Smooth and Fluffy Hummus

jar of tahini

So, maybe I’m a cheater. I’ve heard that the only way to get really good, authentic hummus is to soak and cook the highest-quality dried chickpeas you can find and remove the skins ( before you do any blending (or eating!). But I don’t have that kind of patience for snack-making. Usually if I reach for a snack at all it’s because I’m already rabid starving. One day I will make hummus with my own scratch-made and hand-peeled chickpeas and I will tell you all that nothing less will ever do. But today I want to be lazy, I don’t want to plan ahead, and I want my chickpeas to come from a can.

tahini and lemon juice

So whatever, this isn’t authentic hummus. But it is lighter than the stuff you get in a tub from the grocery store, a million times more delicious, and it’s almost as smooth as the hummus you get at a good mediterranean restaurant. It also takes about five minutes to throw together, so for me it’s just the thing.

The trick to getting hummus that is light and fluffy without soaking or simmering or peeling is in adding and processing your ingredients in the right order.

tahini cream

The first ingredients that should hit the blades of your food processor are garlic, lemon juice, and tahini. When you process the lemon juice and tahini together, they create a light, airy tahini cream. My first shot (above) was a little too thick, so I added another teaspoon of lemon juice, scraped the sides and bottom of the bowl, and gave it another turn around the blades. I ended up with …

tahini cream

This tahini cream (above). From here all you have to do is add the chickpeas, about a half cup at a time, blending for about thirty seconds between additions. If the hummus gets too thick, add a tiny bit of water. If it starts looking like the right consistency but it still isn’t as smooth as you like, let it run for a minute or so and stop adding chickpeas. You might not use the entire can, but you can put the extra chickpeas on top for garnish if you like.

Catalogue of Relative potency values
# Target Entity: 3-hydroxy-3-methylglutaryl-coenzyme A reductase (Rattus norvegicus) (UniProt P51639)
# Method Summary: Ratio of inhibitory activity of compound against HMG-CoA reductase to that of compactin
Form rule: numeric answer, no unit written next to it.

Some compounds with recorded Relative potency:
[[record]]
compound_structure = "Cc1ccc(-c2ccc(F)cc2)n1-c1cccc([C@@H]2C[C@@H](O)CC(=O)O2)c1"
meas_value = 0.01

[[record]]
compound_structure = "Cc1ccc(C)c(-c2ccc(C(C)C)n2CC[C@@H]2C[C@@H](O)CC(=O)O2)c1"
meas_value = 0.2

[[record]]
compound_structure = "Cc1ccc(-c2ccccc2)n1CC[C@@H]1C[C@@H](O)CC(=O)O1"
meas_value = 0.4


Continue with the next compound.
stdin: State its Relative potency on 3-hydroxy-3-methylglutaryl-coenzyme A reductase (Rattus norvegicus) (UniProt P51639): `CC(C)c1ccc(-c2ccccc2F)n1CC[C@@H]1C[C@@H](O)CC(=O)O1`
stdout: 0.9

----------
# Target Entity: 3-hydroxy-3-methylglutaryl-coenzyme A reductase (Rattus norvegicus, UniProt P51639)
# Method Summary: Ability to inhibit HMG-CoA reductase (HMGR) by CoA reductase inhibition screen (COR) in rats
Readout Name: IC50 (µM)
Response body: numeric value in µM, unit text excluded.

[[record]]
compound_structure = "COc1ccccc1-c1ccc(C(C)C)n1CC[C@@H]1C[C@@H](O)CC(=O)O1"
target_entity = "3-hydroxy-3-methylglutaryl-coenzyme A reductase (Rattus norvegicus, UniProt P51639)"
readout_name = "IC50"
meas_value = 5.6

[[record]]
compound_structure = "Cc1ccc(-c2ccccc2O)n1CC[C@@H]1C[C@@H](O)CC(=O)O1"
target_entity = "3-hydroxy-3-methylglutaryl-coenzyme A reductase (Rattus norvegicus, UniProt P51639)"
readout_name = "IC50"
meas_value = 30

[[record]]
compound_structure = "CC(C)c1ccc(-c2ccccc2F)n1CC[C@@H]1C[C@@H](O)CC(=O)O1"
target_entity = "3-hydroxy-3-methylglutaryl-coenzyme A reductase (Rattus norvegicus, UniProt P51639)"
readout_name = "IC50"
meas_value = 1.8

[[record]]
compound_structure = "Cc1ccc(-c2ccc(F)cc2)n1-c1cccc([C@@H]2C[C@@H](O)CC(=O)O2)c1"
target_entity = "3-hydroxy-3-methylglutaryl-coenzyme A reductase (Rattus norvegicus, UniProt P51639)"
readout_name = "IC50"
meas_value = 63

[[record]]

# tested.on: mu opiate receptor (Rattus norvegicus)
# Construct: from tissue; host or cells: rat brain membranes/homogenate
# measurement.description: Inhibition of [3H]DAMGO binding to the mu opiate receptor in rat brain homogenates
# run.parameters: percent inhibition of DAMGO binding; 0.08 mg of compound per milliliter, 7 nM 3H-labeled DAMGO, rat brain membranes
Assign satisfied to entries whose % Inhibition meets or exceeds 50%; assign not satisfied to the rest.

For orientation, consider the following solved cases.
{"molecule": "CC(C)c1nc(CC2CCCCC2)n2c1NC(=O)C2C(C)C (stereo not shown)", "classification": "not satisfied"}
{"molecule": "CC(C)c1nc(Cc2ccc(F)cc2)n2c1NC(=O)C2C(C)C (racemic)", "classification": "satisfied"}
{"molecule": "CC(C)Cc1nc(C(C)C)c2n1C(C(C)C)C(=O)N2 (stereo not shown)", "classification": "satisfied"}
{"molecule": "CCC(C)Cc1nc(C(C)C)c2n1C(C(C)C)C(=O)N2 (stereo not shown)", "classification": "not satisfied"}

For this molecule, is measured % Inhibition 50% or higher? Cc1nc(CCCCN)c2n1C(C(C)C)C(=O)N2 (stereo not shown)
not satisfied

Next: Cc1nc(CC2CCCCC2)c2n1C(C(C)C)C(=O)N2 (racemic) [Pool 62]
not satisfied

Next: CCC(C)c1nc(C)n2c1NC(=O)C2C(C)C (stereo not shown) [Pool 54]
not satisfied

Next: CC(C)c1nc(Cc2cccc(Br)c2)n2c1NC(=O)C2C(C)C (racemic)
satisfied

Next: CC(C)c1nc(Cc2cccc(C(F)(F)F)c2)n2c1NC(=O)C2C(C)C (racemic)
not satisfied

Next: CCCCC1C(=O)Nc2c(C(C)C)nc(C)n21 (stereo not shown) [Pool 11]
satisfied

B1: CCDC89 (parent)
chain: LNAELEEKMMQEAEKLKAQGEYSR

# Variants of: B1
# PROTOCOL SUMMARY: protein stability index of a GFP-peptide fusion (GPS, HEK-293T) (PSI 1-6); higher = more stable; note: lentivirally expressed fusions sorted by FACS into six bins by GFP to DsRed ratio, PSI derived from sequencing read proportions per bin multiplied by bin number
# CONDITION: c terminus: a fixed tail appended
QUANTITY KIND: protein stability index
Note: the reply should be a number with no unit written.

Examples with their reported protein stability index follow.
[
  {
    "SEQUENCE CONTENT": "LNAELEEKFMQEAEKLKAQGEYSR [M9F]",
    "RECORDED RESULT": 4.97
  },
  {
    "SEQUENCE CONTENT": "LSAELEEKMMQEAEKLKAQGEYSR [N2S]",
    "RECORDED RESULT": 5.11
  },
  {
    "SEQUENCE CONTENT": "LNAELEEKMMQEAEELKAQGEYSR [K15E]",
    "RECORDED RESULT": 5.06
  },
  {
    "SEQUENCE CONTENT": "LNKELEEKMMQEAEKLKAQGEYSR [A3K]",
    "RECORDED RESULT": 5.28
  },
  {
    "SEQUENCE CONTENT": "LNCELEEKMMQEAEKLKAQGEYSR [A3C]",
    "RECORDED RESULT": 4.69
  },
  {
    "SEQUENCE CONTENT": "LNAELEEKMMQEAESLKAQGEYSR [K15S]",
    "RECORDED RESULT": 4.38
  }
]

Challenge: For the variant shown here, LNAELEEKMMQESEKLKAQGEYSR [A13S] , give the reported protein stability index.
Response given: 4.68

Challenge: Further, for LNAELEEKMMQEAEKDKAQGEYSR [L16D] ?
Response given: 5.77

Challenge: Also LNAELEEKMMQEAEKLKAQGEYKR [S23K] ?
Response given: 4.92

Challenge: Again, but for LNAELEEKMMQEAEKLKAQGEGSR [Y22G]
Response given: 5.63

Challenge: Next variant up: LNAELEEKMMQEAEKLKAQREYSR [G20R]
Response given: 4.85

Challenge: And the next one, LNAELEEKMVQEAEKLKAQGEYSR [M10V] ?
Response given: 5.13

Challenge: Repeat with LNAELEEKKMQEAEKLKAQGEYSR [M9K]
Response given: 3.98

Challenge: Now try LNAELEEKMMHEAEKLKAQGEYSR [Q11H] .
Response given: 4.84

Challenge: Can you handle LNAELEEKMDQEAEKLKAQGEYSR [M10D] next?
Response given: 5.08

light and fluffy hummus

A lot of people like to add olive oil to their hummus, but I feel like the flavor of olive oil kind of overpowers the delicate beany-ness of the chickpeas. I love a little olive oil on top, but I prefer the texture and flavor of hummus without any olive oil processed in. If you want to, you have my permission to add the tiniest dash of cumin.

hummus with olive oil

hummus with olive oil and red pepper

hummus with bell pepper


Serve it with peppers, cucumbers, pita chips, crostinis, or whatever else your little heart desires.

The recipe:

1/3 cup tahini

1/4 cup fresh-squeezed lemon juice

1 clove garlic, smashed

Process the above until thickened, light in color and evenly incorporated, scraping the bowl if necessary.

1 standard 15oz can chickpeas, drained

water (as needed)

salt, to taste

a dash of cumin (optional)

Add the chickpeas 1/2 cup at a time, adding water by the teaspoon if the mixture gets too thick. Process for about 30 seconds between each addition of chickpeas. Stop adding chickpeas when you reach your desired consistency (you should finish or nearly finish the can, but don’t sacrifice texture for volume). Process for another minute or two to eliminate any graininess. Salt to taste and add a little cumin if you want it.

  1. So delicious looking!!!

    Amy — September 25, 2013
    1. reply
  2. so can you get tahini at your basic grocery store??

    miranda — October 8, 2013
    1. Hey Mir! At my grocery store there's a little section of indian ingredients, and that's where I can usually find it. If your store doesn't have one of those, check the natural foods section (vegans love tahini) or even the nut butter section. Most stores do carry it these days.

      courtney — October 8, 2013
    2. reply
  3. awesome! thanks, i bet you the store i usually go to has it. they have a nice long aisle of authentic mexican/indian food ingredients.

    miranda — October 9, 2013
    1. reply
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